The climate of sexual abuse and objectification in the electronic scene is finally getting some much deserved attention, but all the talk has been accompanied by a lack of action. Isabelle Comber has decided to do something about it.
She’s started a campaign with Stoney Roads called Free To Move, successfully rallying a collection of industry influencers to step up and do something about the rampant sexual abuse in the nightlife scene.
In 2014, a study by Drinkaware found that out of 1,198 women surveyed between the ages of 18-24, nearly one-third were groped or received unwanted physical advances during a night out. Only 19% of these women were at all surprised by what had happened, affirming Isabelle Comber’s statement, “the violence isn’t just common, it’s an accepted part of the culture.” It’s a sad day when someone feels comfortable wearing a shirt that says “Eat, Sleep, Rape, Repeat.”
— Jemayel Khawaja (@JemayelK) April 12, 2015
After one particularly horrific experience, Isabelle Comber wrote an opinion piece about harassment which quickly went viral. Shortly after, she began receiving recounts of sexual violence from women all over Australia, “Some guy rubbed his cock on me at a festival,” “Guys will press their whole body weight on me in the club,” “I no longer go out, it’s not worth it,” “I tense up any time I have to walk across a club.” The prevalence of such despicable behavior, especially in a community that touts itself as being based on unity and respect, is absolutely unacceptable.
Enough is enough.
“Sexual harassment is a major problem that was laughed off for so long and hopefully now people will realise that it is a real issue with real victims,” says Adam Campbell of The Cliff Dive. It’s all too common to hear horrific stories of sexual abuse, and the answer to eliminating this behavior is promoting discussion and awareness. It needs to be talked about. We all know about the drug related deaths at Electric Zoo 2013, but you may not have heard about the 16-year-old girl who woke up outside the venue, underneath a van with her pants down and legs bruised. She was taken to the hospital and doctors confirmed she was sexually assaulted. Instances like this are utterly revolting, and make me feel ashamed to even be part of the male population.
We’ve clearly failed at creating an environment where everyone is welcome and safe. “Large crowds combined with drinking and drugs make nightlife areas an easier environment for harassment to take place, and the scum of society take advantage of that,” says Pierce Ericson of Metric Events. Prevention is the best cure, which is exactly what Free To Move is advocating.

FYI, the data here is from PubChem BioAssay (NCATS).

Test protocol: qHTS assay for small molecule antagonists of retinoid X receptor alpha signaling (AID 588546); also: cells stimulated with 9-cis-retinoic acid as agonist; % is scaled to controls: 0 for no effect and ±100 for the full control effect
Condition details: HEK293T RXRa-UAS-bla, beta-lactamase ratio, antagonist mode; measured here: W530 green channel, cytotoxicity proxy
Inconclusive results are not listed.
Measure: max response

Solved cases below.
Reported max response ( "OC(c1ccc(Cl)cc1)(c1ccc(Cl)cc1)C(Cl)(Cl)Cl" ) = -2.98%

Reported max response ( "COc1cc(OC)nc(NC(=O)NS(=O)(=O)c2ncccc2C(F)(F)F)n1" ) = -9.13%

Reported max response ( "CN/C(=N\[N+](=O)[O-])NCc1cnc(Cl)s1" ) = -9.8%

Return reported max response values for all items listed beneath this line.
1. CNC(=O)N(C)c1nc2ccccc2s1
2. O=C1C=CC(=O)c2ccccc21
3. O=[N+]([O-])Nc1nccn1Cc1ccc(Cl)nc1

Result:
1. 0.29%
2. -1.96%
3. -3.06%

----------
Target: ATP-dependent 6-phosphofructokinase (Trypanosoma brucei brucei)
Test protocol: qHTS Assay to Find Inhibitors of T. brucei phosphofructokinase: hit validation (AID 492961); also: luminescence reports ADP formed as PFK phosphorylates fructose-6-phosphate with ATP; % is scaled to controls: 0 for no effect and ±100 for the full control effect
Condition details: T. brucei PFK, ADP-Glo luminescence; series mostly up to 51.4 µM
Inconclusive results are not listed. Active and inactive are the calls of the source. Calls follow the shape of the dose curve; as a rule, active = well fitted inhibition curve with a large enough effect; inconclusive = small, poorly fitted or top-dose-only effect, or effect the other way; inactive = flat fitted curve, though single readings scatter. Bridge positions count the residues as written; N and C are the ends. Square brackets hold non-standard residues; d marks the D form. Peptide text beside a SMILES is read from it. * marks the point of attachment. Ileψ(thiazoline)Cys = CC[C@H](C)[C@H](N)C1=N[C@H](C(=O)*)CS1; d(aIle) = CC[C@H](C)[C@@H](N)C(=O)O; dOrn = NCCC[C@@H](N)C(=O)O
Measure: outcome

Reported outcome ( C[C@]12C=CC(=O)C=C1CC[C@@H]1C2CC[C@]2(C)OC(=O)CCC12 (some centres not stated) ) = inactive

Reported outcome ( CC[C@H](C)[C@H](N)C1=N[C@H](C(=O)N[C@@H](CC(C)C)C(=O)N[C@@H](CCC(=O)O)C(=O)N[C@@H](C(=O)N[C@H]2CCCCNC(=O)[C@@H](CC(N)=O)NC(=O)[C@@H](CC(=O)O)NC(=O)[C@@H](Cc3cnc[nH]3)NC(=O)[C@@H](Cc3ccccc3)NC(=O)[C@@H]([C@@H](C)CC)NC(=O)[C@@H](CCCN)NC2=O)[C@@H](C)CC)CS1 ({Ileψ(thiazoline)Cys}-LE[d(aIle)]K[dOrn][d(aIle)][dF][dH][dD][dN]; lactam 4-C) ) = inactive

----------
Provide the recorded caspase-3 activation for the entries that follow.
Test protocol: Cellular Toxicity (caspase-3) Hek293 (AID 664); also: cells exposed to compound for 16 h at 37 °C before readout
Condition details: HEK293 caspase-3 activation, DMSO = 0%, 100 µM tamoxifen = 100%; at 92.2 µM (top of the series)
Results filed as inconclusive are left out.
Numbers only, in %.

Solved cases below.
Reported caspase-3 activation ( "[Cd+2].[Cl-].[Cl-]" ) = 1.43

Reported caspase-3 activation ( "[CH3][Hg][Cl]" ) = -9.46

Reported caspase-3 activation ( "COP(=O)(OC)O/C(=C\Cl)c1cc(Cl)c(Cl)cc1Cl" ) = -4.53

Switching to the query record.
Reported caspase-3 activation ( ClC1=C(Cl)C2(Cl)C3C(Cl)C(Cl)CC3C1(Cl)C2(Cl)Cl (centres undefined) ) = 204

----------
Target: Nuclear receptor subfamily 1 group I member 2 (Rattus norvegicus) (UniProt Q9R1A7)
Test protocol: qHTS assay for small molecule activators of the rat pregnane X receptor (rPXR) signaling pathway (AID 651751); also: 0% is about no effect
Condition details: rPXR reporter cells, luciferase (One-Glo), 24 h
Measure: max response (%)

Stoney Roads has begun a series devoted to providing best practices for sexual violence prevention under the title #FREETOMOVE Handbook: Clubs & Parties. The campaign is gaining momentum rapidly in Australia, already igniting discussion and providing solutions. They’ve conducted several interviews with Australian promoters and club owners to discuss sexual violence and the business practices they’ve implemented to prevent it.
In their first installment, the interviewees agreed that a safe environment starts with the culture and attitude created by an events’ promoters.
“You have control when it comes to creating a culture around your events before they even happen, be it via social media or club night photography, so it’s important to harness those powers for the betterment of your patrons. Putting forward a message that doesn’t belittle or degrade either sex is essential before your night even starts.” -Pierce Ericson, Metric Events
Of course, event photographers have a secret. In the words of my friend and photographer Gilly, “Photographers string together all the best candid pictures to make the party seem like it was more exciting than it actually was. If they shoot portraits, they only show you the pretty people and the freaks. Their job is to give you that fear of missing out.” Often times these photos include ladies flashing the camera, guys flaunting abs, group make-outs, and more. The purpose of promotional media is to influence the audience’s perception of what happens at a particular party. It’s all part of brand management. Promoters and venues always want their party to be the wildest, most exhilarating experience.
Photo by Simply G Photography